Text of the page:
Japan’s National Police Agency (NPA) and Financial Services Agency (FSA) warned the nation’s crypto firms to be on the lookout for “phishing” attempts by the hacking gang intended to steal crypto assets in the public advisory statement released on October 14.
“This cyber attack group sends phishing emails to employees impersonating executives of the target company… through social networking sites with false accounts, pretending to conduct business transactions….The cyber-attack group (then) uses the malware as a foothold to gain access to the victim’s network.”
The Lazarus Group, who are thought to have lately concentrated more on crypto money because they’re “managed more loosely,” are said to have utilised phishing as a popular technique of attack, according to the Japan Government.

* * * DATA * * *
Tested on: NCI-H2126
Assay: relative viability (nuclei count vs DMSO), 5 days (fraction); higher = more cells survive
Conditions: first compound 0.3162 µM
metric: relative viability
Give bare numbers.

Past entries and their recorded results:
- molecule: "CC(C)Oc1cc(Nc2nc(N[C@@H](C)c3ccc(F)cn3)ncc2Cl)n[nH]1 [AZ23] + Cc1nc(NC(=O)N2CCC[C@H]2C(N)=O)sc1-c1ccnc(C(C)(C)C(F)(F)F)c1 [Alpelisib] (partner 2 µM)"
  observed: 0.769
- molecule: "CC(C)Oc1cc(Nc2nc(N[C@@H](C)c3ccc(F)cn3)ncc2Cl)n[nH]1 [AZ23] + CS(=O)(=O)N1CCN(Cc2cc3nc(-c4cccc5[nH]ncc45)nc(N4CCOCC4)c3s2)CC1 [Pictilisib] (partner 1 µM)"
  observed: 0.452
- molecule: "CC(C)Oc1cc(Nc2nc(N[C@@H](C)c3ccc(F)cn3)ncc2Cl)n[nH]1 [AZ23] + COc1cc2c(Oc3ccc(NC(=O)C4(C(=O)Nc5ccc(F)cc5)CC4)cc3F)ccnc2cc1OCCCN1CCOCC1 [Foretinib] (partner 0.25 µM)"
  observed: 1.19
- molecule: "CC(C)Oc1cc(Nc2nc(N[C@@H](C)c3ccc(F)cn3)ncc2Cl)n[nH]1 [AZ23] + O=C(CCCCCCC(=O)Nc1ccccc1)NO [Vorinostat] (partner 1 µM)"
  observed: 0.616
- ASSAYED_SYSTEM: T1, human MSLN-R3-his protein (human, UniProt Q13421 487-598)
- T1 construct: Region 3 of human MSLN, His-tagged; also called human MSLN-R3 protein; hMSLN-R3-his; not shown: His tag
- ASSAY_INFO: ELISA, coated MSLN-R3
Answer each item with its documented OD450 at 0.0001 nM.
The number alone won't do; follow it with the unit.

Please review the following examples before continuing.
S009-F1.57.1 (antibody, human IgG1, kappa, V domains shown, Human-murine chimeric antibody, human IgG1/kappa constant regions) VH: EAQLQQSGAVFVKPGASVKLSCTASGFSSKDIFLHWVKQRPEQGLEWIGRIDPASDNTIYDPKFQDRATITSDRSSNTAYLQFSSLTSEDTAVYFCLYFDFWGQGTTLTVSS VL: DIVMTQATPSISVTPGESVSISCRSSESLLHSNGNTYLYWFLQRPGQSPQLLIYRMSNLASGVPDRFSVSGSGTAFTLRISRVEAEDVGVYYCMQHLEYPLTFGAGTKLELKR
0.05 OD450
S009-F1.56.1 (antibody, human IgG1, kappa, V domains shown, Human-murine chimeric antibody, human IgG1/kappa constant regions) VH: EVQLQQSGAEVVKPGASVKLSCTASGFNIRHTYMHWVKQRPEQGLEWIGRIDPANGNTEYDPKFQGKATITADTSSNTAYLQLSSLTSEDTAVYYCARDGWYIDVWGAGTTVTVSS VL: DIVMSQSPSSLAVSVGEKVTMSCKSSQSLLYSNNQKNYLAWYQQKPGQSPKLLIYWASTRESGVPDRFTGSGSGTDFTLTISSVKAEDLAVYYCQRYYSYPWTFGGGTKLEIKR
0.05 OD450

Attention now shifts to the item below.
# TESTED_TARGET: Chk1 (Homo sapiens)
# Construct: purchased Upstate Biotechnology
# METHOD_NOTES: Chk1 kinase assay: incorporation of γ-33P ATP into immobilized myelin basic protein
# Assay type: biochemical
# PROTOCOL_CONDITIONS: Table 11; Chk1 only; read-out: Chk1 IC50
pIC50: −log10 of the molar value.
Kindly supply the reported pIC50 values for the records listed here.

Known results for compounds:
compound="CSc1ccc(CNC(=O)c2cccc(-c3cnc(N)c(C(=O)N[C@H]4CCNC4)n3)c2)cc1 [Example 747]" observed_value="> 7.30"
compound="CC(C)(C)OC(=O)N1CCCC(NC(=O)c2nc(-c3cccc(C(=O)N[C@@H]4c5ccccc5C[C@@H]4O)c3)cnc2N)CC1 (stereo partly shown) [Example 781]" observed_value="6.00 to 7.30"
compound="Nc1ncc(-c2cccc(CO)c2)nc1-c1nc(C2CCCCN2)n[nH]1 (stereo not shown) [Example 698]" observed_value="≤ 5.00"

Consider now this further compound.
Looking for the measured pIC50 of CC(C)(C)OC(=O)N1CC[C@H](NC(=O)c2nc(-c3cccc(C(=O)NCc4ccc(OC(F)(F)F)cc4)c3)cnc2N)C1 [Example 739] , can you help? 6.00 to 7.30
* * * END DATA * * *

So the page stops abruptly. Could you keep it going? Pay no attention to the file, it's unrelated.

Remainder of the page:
According to local reports, this is the fifth time in history that the government has issued a “public attribution” statement.
The statement says that the hacker outfit employs social engineering to plan phishing attacks, posing as leaders of a target business to try to trick employees into opening malware links or attachments.
The warning also advised against downloading data from sites whose legitimacy cannot be confirmed, especially when using them for applications involving digital assets. The NPA and FSA advised the targeted organisations to retain their “private keys in an offline environment” and to avoid carelessly clicking on email attachments or hyperlinks because phishing has been a prevalent method of attack adopted by North Korean hackers.
The NPA acknowledged that several of these attacks targeting Japanese-based digital asset companies were effective but kept any further information.